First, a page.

However, right now we struggle because we can’t meet and reach out, we can’t give and receive the important relational connections to share our burdens and grief, and we are missing our sense of belonging in a family. We’re unable to mourn our losses together, neither can we worship as a congregation in ways we’ve become attached to and it can make us question the church’s sense of purpose; sometimes it makes us question our sense of worth and purpose. Suffering and isolation can trigger a variety of feelings and when this happens the relational connectedness, that sense of belonging and sense of worth and value that’s so vital for life between humans is temporarily lost! The remedy to this is human re-connectedness! It is important, even critical for our mental health; and it’s also important for us as a faith community! The CMHA has a good short article on the benefits of social connectedness (link here); they state that social connectedness is the cure! Connectedness binds us back together as families, groups, congregations, and as communities.

When we struggle we can also go back to our basic Christian teachings, that each one of us is a child of God, that He knew us as He formed us in the womb, and from that children’s song that tells us “Jesus loves the little children”. God has always and will always love us, especially in our pain, suffering, and also in all the joys of life. This points me to a verse in Romans chapter 8: in verse 38, “…that nothing can ever separate us from God’s love.” That answers the question asked earlier in verse 35, “Can anything ever separate us from Christ’s love? No! Nothing can separate us from His love. It is because of our suffering, that our doubts lead us to feel we have lost favor with God. My research on these verses denies this possibility of God not loving us, stating that the point of such sufferings is the evidence of a union with Jesus, who has also endured sufferings, and not a cause for doubting a loss of God’s love because of them. Rom. 8 Verses 38 to 39 reminds us “For I am persuaded, that neither death, nor life, nor angels, nor principalities, nor powers, nor things present, nor things to come. Nor height, nor depth, nor any other creature, shall be able to separate us from the love of God, which is in Christ Jesus our Lord.”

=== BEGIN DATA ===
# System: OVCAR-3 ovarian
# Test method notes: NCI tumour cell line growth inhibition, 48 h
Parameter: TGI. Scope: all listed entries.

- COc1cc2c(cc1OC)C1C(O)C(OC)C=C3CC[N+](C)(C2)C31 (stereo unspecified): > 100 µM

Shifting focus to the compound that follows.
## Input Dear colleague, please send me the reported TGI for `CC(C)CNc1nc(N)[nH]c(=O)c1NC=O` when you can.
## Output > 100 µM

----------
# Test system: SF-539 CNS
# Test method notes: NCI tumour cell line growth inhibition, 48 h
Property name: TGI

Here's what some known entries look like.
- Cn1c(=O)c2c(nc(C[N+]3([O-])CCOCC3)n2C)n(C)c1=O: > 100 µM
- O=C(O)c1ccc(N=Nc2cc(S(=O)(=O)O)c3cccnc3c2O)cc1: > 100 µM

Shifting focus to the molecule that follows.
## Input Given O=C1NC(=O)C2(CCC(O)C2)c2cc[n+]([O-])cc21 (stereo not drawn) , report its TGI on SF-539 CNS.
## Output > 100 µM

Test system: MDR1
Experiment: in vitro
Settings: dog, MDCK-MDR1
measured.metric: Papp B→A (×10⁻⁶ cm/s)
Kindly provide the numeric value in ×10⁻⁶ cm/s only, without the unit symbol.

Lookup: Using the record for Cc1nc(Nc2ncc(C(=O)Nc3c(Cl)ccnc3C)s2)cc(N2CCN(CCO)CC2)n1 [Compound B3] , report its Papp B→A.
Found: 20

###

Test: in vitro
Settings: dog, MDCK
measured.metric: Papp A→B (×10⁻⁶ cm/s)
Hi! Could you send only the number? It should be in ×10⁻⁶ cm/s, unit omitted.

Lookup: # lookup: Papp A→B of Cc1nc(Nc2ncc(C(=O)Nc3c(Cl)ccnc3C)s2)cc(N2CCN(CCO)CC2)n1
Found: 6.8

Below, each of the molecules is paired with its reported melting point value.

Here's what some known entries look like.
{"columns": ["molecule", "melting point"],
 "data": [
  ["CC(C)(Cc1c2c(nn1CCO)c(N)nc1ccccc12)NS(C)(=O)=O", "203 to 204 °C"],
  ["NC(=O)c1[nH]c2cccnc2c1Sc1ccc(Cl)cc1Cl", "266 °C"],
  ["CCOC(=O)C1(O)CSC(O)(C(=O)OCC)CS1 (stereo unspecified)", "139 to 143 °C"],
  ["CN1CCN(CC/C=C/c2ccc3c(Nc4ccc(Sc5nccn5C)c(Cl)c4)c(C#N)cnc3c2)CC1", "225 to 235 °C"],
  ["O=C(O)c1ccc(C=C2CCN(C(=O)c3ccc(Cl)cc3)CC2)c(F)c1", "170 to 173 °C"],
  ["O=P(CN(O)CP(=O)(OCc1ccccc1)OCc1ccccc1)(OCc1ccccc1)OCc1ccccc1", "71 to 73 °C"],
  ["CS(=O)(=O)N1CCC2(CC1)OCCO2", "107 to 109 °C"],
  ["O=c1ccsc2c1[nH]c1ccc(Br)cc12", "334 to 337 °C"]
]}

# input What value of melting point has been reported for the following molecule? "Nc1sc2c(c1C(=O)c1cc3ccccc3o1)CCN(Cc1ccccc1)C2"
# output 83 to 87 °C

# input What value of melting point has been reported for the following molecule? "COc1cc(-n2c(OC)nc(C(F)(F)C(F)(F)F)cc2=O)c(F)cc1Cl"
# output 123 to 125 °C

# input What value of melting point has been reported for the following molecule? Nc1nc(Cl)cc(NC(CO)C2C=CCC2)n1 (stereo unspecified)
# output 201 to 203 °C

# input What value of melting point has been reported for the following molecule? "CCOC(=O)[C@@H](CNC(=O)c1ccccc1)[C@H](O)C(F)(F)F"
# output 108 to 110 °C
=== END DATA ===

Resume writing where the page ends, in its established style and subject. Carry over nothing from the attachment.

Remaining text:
So, why do we still feel alone when we suffer? Let’s be honest, maybe because our western society is an individualistic one that lacks the promoting of deep social connections. Add to this our present-day Covid-19 health protocols for safety that create more isolation and loneliness. Without deep human connections of care, we lose our footing to the foundation of love and hope that help us endure our present sufferings. Connections allow us to share our burdens and lighten our loads! Relationships built upon trust, concern, sharing, support, and time together all create a family that isn’t always based on blood relatives. These kinds of relationships bind the hearts and they are worth their weight in gold! They allow us to build resilience and bounce back!

Our province has found some ways to be stronger together and bounce back in our loneliness of these recent tragedies! We have candles in our windows to show we remember those who died on April 18/19th, we post rainbows and hearts on Facebook to thank our frontline healthcare workers, we join online virtual vigils and musical events to have a sense of community and togetherness in our common grief to lighten the burdens in the hearts of families grieving their loved ones. We can, in our own areas reach out to friends and family members to help them build their resilience, by encouraging them to: